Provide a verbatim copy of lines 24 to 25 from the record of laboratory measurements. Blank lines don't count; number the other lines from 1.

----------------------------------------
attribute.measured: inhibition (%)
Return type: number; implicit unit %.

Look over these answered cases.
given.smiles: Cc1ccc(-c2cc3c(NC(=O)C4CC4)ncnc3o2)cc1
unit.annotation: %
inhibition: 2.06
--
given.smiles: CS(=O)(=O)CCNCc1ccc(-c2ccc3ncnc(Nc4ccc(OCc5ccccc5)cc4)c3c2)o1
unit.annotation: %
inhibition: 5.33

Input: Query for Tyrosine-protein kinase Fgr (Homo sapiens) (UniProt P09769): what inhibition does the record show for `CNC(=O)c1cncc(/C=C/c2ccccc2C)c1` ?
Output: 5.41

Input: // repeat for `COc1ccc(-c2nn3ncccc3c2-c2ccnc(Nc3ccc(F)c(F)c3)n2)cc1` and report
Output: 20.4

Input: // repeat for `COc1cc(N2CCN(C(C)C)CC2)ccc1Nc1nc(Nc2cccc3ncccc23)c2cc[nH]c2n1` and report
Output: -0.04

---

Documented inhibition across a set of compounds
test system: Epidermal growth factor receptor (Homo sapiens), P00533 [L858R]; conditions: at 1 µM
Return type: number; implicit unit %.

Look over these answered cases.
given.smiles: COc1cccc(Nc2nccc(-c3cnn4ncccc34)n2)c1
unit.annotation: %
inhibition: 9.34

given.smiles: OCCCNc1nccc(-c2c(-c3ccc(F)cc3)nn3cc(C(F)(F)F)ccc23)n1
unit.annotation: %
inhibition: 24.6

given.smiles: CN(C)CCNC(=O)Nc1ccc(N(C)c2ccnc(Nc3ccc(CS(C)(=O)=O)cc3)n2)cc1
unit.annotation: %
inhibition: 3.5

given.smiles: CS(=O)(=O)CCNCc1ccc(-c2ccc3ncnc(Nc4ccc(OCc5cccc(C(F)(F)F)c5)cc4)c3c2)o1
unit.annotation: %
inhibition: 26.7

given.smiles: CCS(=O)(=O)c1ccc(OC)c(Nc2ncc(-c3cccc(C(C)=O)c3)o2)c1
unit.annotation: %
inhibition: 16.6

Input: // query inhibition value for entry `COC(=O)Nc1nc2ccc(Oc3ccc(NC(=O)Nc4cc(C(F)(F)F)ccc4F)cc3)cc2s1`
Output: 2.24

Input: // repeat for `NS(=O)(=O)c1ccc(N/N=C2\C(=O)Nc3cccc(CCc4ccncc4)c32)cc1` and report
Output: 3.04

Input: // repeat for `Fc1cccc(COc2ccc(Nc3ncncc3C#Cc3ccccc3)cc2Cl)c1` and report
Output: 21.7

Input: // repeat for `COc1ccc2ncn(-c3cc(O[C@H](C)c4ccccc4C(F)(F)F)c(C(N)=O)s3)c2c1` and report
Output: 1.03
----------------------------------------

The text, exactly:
inhibition: 9.34

given.smiles: OCCCNc1nccc(-c2c(-c3ccc(F)cc3)nn3cc(C(F)(F)F)ccc23)n1